I’m not a Southerner myself, so this is admitedly hearsay. However, I understand that there’s a Southern coloquialism that’s quite popular: “bless her heart”. What on the surface sounds to be a sweet, well-meaning phrase is in practice used to preface something unkind, harsh, or that we’re not proud to say. You know, like saying “Bless her heart, she can’t pass up a donut to save her life.” That kind of thing.
I feel like I’ve stumbled across the Christian equivalent of ‘bless her heart’ recently: “I say this in love”. Just like its Southern counterpart, the way this phrase is used sometimes feels like a magic wand, or a secret code. It seems to allow Christians to set aside responsibility for any consequences of their words about to follow. It functions as a free pass to say whatever we want.
This past week I’ve seen many things said “in love”, especially in regard to my creating space for conversation about how we understand homosexuality in the Church. Despite the stated intent, being “spoken in love”, I didn’t experience it as such.
“Saying this from a place of love”, or any of its derivatives, feels eerily similar to something Jeff and I call the “I’m Funny Rule”. The rule is this: an inversely proportional relationship exists between how often a person feels the need to tell others how (adjective) they are and the reality of how true that (adjective) is in actuality. The more often a person says “I’m really funny”, the less likely it is to be true. It’s the same with humility, inteligence and physical attractiveness: the more a person talks about how that characteristic applies to them, the less true it seems to be. The most hysterical people typically don’t run around announcing it—they just are. The same thing holds true with those that are highly intelligent, and is especially true for the humble. They don’t need to convince others how true those things are, it’s plainly obvious.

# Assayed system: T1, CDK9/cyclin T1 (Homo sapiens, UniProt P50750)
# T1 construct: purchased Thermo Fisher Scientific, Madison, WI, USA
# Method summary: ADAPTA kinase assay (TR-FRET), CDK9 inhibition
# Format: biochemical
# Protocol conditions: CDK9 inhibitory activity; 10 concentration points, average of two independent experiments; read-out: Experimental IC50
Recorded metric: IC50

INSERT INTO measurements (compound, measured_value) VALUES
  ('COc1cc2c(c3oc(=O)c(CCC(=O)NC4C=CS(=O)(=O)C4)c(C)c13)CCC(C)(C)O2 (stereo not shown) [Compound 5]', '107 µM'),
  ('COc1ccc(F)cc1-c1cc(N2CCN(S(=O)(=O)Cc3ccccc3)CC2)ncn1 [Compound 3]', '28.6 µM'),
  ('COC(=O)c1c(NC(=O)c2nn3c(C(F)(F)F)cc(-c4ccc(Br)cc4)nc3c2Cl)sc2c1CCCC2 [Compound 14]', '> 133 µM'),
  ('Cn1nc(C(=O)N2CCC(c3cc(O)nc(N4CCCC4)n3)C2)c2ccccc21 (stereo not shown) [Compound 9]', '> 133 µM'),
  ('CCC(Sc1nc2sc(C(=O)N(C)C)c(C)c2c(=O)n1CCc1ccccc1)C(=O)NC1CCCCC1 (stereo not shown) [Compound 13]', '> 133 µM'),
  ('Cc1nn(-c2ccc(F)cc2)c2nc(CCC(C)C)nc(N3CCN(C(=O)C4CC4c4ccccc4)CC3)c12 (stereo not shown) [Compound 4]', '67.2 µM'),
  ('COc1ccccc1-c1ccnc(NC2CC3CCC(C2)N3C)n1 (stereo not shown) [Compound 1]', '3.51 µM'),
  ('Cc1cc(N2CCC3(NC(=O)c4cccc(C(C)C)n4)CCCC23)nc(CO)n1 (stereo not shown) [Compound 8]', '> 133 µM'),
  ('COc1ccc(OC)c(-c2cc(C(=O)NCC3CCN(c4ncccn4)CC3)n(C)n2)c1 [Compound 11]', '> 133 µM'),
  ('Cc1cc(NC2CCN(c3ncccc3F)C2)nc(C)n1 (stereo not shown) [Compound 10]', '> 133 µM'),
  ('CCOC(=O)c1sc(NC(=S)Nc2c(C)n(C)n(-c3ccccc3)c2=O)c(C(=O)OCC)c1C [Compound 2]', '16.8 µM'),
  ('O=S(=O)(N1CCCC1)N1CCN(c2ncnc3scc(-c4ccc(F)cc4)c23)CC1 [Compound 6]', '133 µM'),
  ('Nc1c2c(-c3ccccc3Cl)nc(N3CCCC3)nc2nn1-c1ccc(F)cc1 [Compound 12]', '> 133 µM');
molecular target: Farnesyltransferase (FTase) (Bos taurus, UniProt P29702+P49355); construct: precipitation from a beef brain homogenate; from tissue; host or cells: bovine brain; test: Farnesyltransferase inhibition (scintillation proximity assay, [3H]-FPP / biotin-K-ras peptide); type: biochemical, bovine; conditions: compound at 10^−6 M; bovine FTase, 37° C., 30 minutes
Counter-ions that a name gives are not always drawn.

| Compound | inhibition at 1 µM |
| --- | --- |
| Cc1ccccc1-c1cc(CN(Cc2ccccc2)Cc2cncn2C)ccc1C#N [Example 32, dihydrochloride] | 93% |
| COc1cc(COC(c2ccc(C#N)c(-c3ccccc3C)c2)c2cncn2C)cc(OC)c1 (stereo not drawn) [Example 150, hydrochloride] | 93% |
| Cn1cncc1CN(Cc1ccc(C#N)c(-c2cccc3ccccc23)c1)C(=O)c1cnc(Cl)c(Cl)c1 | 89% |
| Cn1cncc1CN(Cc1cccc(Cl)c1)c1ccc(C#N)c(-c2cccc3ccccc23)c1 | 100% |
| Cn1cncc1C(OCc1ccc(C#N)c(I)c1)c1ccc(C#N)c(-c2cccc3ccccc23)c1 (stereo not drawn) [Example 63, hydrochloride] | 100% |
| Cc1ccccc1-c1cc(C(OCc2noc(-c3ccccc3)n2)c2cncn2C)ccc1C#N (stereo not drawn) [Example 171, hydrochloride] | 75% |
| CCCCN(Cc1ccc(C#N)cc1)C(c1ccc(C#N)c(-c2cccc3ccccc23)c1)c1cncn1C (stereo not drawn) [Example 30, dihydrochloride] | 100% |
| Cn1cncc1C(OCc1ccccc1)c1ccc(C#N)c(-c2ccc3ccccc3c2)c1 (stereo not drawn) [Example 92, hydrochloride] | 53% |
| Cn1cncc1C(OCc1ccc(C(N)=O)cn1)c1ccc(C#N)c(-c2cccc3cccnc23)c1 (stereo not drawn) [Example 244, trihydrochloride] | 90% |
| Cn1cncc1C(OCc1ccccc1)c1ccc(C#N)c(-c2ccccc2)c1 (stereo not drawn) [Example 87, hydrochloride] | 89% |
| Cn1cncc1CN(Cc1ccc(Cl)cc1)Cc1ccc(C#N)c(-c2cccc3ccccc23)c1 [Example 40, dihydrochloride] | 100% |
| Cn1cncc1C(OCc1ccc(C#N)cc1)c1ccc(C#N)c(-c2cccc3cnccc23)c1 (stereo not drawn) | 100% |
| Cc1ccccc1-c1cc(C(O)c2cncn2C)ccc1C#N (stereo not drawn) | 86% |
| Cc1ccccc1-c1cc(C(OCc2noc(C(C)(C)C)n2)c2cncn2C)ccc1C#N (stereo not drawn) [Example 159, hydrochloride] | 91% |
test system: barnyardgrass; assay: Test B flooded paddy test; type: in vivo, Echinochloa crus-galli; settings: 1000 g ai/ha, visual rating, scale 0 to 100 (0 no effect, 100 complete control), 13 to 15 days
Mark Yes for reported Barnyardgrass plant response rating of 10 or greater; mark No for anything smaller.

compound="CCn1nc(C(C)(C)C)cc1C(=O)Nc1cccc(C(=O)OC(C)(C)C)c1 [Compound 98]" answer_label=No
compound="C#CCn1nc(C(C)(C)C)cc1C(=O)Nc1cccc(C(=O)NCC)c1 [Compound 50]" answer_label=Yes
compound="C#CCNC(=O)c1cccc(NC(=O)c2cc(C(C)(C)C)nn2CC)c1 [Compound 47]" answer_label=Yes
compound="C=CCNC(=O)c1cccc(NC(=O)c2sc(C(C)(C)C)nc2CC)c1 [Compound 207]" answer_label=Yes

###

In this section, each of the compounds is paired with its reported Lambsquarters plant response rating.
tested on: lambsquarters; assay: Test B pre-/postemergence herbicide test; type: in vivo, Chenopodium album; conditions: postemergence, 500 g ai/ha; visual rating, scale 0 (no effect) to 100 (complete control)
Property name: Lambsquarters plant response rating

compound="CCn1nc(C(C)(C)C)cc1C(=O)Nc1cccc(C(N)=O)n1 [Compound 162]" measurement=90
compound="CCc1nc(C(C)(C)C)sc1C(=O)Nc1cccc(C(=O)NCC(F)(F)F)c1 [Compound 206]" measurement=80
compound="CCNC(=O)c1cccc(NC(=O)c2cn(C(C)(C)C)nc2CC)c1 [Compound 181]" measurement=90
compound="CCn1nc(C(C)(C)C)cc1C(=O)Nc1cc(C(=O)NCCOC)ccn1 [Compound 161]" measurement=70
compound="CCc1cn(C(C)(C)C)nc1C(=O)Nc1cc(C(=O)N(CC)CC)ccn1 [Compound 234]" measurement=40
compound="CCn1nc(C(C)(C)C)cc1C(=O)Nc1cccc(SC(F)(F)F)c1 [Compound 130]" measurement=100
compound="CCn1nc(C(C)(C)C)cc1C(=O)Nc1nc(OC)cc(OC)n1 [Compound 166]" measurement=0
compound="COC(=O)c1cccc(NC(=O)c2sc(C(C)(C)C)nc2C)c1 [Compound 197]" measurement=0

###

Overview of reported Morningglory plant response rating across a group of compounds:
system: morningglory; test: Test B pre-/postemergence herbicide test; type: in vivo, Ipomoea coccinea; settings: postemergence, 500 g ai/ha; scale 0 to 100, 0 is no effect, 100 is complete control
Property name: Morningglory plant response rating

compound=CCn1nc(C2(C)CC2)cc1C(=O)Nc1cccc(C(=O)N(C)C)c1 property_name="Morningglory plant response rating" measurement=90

This rule reminds me of how my 4 year old daughter plays ‘make believe’. The majority of time spent playing ‘make believe’ is comprised of her running around asserting who she is pretending to be. “Hey, Mommy! I’m Cinderella! Look at me, Daddy! I’m Cinderella! Hey, brothers—it’s me, Cinderella!” This cycle can (and often does) repeat for hours, with no end in sight. She is so busy asserting that she’s Cinderella (or whatever role captures her attention that day), trying to convince us of who she wants to be, that she often never actually gets around to the business of being Cinderella.
Lately the phrase “I’m saying this in love” strikes me in the same way. If we are confident that our message is inherrently loving, there should be no reason to convince others of the point. It almost seems as if we doubt our own motives so we try to cover our bases by “saying things in love”. I wonder if we are acting out our faith the same way my daughter plays “make believe”? Do we assert that we’re acting out of love, or do we simply act out of love?